I'm going to have to interrupt the HIV series to address exigent matters. If we must live under capitalism, then we must accept continual destruction as the price of economic dynamism. The Polaroid Corporation used to have its headquarters in that mystical, magical land across the river, The People's Republic of Cambridge. Then one day they woke up and realized they owned a buggy whip factory. Today, I use file cabinets we bought in their bankruptcy sale.
But the determination of the Senate Republicans to allow the U.S. auto industry to collapse invites a resolution of a different order. The death of Polaroid was the price of the rise of a whole new industry. A few thousand lives were disrupted, but there were other jobs to be had and investment losses were soon enough made up elsewhere. What we confront now, however, is very likely the end of an epoch. Karl Polanyi, in The Great Transformation, illuminated the origins of the age in which we have been living, the post-war economic order of the last half of the 20th Century. He describes the system which pertained before, and its end:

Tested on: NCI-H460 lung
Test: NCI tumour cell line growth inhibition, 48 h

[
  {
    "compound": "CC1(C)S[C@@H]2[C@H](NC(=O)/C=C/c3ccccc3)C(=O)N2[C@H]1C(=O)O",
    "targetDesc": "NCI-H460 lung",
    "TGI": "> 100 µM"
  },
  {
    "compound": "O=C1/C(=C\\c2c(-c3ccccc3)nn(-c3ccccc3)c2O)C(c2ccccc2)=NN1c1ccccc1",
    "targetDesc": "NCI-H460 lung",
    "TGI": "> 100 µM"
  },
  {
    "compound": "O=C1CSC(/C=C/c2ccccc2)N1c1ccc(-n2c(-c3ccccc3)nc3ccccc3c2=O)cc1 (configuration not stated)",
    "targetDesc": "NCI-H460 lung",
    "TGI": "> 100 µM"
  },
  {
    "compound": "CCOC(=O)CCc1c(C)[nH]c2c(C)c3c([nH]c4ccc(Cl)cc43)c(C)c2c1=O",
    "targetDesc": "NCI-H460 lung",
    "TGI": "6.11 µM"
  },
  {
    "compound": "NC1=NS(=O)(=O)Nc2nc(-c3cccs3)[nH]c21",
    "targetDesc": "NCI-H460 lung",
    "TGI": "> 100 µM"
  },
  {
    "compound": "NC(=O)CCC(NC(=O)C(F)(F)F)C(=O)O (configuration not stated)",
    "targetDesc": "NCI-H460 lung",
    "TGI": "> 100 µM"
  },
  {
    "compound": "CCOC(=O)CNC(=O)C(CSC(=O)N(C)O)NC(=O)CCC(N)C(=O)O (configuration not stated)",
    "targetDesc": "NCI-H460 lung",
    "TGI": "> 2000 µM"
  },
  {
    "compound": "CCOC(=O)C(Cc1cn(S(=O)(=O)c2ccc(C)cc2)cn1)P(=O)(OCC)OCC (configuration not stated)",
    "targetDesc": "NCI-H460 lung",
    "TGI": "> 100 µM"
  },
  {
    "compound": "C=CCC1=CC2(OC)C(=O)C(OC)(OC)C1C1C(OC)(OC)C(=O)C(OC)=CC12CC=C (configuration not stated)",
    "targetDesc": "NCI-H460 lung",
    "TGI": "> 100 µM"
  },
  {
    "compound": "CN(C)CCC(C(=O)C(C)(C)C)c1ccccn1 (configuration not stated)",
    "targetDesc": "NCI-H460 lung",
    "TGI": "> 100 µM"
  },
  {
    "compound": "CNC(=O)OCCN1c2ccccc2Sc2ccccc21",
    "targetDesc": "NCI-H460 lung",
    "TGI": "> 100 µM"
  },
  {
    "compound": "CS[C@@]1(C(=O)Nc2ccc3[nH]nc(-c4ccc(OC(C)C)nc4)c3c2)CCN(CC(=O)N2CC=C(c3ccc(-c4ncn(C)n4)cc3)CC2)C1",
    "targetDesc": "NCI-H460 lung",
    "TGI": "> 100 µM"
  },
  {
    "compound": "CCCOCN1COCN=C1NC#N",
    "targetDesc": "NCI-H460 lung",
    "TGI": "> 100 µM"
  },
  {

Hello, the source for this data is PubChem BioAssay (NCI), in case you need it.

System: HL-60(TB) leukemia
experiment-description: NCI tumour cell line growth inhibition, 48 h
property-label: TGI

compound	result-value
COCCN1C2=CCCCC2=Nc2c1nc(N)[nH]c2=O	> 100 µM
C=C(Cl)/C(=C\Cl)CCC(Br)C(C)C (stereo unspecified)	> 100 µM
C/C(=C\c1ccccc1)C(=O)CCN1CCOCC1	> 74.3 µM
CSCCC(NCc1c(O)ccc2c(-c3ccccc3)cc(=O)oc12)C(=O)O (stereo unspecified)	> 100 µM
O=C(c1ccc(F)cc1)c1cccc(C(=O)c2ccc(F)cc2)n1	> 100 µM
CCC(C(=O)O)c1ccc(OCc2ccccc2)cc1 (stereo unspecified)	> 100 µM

The key to the institutional system of the nineteenth century lay in the laws governing market economy. Our Thesis is that the idea of a self-adjusting market implies a stark utopia. Such an institution could not exist for any length of time without annihilating the human and natural substance of society; it would have physically destroyed man and transformed his surroundings into a wilderness. . . .Such an explanation of one of the deepest crises in man's history must appear all too simple. Nothing could seem more inept than the attempt to reduce a civilization, its substance and ethos, to a hard and fast number of institutions; to select one of them as fundamental and proceed to argue the inevitable self-destruction of civilization on account of some technical quality of its economic organization.
And yet, here we are again. Even George W. Bush now appears to get it -- but it is likely far too late. Hang on for a hard ride.